There are still only 14 survivors of Monday's cruise ship disaster in China's Yangtze River. Rescue teams have now cut holes through parts of the overturned ship's hull, but they've found no more survivors from the ship that carried more than 450 people.

Cutting into the Eastern Star's hull is part of a desperate effort to find people who might have lived through the capsizing — which officials believe may have trapped air pockets in the ship's interior. But the move also brings risk, as it could release air that's been providing the ship with buoyancy.

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The Two-Way
10:35 am
Wed June 3, 2015

Police Officer Should Have Refused $2.7M Bequest, Review Panel Says

Sgt. Aaron Goodwin, of the Portsmouth, N.H. Police Dept., seen here being questioned in May, should have refused a gift from an elderly woman he met while on the job, a review panel says.
Rich Beauchesne AP

Originally published on Fri June 5, 2015 12:57 pm

A New Hampshire police sergeant broke departmental rules by not refusing an elderly woman's offer to leave him her riverfront house, a review panel says. Sgt. Aaron Goodwin received $2.7 million in property and stocks in an estate case that's still being disputed.

The case has set off debates in Portsmouth, N.H., over police policies covering gifts — and over the motivations of Goodwin, who reportedly first met Geraldine Webber in 2010, when he was investigating a potential crime in the area. He became a regular visitor, both on- and off-duty.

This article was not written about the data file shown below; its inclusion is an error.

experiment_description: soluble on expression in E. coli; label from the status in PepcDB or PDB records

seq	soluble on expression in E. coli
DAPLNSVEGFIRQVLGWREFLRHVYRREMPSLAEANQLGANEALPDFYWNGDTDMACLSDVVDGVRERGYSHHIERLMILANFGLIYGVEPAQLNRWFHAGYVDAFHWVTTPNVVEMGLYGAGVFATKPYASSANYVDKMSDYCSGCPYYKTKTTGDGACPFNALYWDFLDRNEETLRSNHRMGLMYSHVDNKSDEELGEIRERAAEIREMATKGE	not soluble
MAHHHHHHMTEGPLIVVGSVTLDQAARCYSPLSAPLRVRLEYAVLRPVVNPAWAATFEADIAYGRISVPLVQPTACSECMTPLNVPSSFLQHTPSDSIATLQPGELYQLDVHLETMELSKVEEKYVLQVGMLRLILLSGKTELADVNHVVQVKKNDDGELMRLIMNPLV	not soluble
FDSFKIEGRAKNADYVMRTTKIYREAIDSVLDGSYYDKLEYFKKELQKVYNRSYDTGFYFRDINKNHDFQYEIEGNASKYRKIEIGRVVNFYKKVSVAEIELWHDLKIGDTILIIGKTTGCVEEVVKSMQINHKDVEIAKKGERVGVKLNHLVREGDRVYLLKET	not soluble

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The Two-Way
8:31 am
Wed June 3, 2015

FIFA Updates: Interpol Targets Officials, And South Africa Denies Bribing

Interpol issued alerts for six people who have been indicted by the U.S. in an inquiry into corruption in FIFA's dealings.
Interpol

Originally published on Wed June 3, 2015 9:00 am

One day after FIFA President Sepp Blatter announced his resignation, Interpol has issued "red notices" for two former senior FIFA officials and several executives who were indicted on U.S. criminal charges. And South Africa has denied that it issued millions in bribes related to the 2010 World Cup.

Blatter will remain FIFA's leader for months; the organization says a new election could be held "anytime from December of this year to March of next year."

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The Two-Way
6:17 am
Wed June 3, 2015

Death Toll Up To 65 In China Boat Disaster; Government Orders Censorship

Relatives await word of survivors from a cruise ship that capsized in the Yangtze River. The Eastern Star was carrying more than 450 people; only 14 have been rescued.
China Stringer Network Reuters/Landov

Originally published on Thu June 4, 2015 12:24 am

Update, 12:50 p.m. ET:

As expected, the death toll from the capsizing of a cruise ship on China's Yangtze River began rising dramatically late Wednesday, as Reuters reported that the number of bodies recovered had jumped to 65.